What is a Urine Glucose Test?
A urine glucose test is used to evaluate the amount of glucose present in your urine. The carbohydrates that we consume are broken down and converted by the body into glucose or sugar, which then enter into the blood. The pancreas produces insulin, a hormone that transmits the glucose from the blood to the cells in order to provide us the energy needed for everyday functioning. The kidney helps in getting rid of the excess amount of glucose present in the blood through the urine.
This test is also known as the urine sugar test since it measures glycosuria, which refers to the presence of glucose in the urine.
Why Do Doctors Request a Urine Glucose Test?
- Urinalysis means the examination of the appearance and constituents of the urine. Your doctor might ask you to go for a urine glucose test or urine sugar test to check whether the amount of glucose present in your urine is moderate or not.
- It can be used to diagnose diabetes too. Through the urine glucose test results, pregnant women can determine whether they have gestational diabetes.
- Certain kidney problems like urinary tract infection can also be examined via the test. Renal glycosuria, the condition which leads the kidney to release glucose in the urine, despite moderate blood sugar levels, can also be checked by urinalysis.
- Ketones are chemicals produced when there is a lack of insulin in the body, and thus, the glucose is unable to move from the blood to the cells. The body, in order to create energy, begins to break down fat, which leads to the formation of ketones. These can be present in the urine, and the test can be used to check for the same.
Signs to Take a Urine Glucose Test:
If you experience any symptoms pertaining to diabetes, you may be advised to take the urine glucose test or urine sugar test. These include the following:
- Weight loss
- Frequent urination
- Excess thirst
- Distorted vision
People who are obese, have high blood pressure and high cholesterol levels are also at risk to develop diabetes and thus, may be asked to get tested for the same.
If your health experts suspect conditions such as ketones, renal glycosuria, or kidney disorders by observing the symptoms, like vomiting and nausea, you can also be advised to take the test.
Blood sugar levels are often checked during pregnancy to examine gestational diabetes, which is usually asymptomatic.
The procedure of Urine Glucose Test:
You will be given a small cup at the laboratory and asked to collect your urine sample in it. Begin by washing your hands and cleaning the area around your genitals using a disposable cloth.
Start urinating in the toilet and then in-between switch to the cup to collect the sample. You can then finish peeing in the toilet. Close the cup and provide it to the healthcare worker at the laboratory. The doctor will then dip a stick in the urine sample which will change color. This will be compared with a chart to measure the amount of glucose present in your urine.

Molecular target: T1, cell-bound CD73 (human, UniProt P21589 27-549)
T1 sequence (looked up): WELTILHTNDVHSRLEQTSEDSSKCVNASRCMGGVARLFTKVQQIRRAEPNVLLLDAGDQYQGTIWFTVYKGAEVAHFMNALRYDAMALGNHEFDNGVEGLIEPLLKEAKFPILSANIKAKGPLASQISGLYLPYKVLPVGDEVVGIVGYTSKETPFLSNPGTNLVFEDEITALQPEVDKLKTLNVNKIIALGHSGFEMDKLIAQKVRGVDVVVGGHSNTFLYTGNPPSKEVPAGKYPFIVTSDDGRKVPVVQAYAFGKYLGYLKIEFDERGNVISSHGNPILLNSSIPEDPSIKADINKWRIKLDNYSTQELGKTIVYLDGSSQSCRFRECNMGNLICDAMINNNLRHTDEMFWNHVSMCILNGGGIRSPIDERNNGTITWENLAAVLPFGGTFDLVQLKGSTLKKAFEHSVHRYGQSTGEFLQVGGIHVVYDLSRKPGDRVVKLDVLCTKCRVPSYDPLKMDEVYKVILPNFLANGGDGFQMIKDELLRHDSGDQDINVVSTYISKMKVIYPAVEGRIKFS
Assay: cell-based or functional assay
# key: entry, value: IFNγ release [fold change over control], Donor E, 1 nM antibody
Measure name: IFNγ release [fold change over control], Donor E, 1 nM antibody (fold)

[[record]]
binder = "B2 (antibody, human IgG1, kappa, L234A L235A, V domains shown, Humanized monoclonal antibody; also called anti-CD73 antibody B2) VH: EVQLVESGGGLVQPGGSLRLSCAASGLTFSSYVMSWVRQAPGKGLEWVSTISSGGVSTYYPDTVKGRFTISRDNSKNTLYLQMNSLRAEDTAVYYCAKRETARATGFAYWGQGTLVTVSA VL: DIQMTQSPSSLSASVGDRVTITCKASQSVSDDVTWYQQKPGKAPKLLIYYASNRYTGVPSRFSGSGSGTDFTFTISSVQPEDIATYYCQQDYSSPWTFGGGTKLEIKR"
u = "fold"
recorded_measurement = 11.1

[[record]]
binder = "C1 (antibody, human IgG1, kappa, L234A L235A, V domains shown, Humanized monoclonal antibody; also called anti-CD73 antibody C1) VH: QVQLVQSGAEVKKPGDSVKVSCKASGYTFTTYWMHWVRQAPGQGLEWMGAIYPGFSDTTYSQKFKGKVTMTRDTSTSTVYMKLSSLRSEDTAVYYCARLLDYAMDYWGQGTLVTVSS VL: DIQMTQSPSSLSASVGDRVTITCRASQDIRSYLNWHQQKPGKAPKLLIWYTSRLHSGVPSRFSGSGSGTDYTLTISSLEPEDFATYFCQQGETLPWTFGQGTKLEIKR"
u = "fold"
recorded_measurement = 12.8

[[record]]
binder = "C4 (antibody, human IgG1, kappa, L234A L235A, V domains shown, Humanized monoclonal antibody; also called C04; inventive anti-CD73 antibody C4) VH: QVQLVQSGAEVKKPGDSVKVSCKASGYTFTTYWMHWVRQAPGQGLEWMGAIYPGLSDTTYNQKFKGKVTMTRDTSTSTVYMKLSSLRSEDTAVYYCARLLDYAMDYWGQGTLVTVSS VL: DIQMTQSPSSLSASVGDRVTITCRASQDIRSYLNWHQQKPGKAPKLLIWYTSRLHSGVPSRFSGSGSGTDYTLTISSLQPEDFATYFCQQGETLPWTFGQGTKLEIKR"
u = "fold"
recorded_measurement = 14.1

Risks of Urine Glucose Test:
There are no risks associated with this test.
Types of Urine Glucose Test:
There is only one type of urine glucose test available which involves taking the urine sample for administering the test results. However, the test can be performed both at home and in a laboratory using the same methods mentioned above.
If taking the test at home, carefully read the instructions given on the kit and compare the color changes of the strips with the provided chart after dripping them in the urine.
Normal Urine Glucose Test Results:
The measurements may vary in different laboratories. Usually, the normal glucose range in urine is 0 to 0.8 mmol/l (0 to 15 mg/dL). Thus, if your test results fall within this category, it signifies that there is no glucose present in your urine and the report is normal.
Similarly, the normal ketones range in the urine is less than 0.6 millimoles per liter (mmol/L). The test reports that fall within this range signify an absence of ketones in the urine.
Understanding Abnormal Urine Glucose Test Results:
Changing the strip color can show the presence of glucose in the urine. If the test results fall within a range that is higher than the normal one, chances are that you might have diabetes, a kidney disorder, or renal glycosuria.
Similarly, pregnant women whose test results are not normal may have gestational diabetes.
The presence of protein in the urine can also signify kidney problems.
People diagnosed with Type 1 diabetes have higher chances of having ketones in their urine. Following is the list of ketones level and what they signify:
|0.6 to 1.5 mmol/L (10 to 30 mg/dL)||The initial stages of ketone formation.|
|1.6 to 3.0 mmol/L (30 to 50 mg/dL)||The diabetes levels are not under control and require attention.|
|3.0 mmol/L (50 mg/dL) and greater levels||The person has diabetic ketoacidosis and requires proper treatment.|
Reasons for Abnormal Urine Glucose Test Results:
- Diabetes is the main cause of abnormal urine sugar test results. Hyperglycemia can lead to the presence of an excessive amount of blood sugar in the urine.
- Insulin deficiency can hamper the glucose levels in the body. Exercising less is also another reason for the same.
- Pregnancy results in the release of glucose in the urine and therefore, cause the test reports to be not normal.
- Certain medicines can also trigger an increase in glucose levels in the blood.
A beneficiary guide for the urine glucose test has been provided, listing its procedures, result, interpretations, and uses.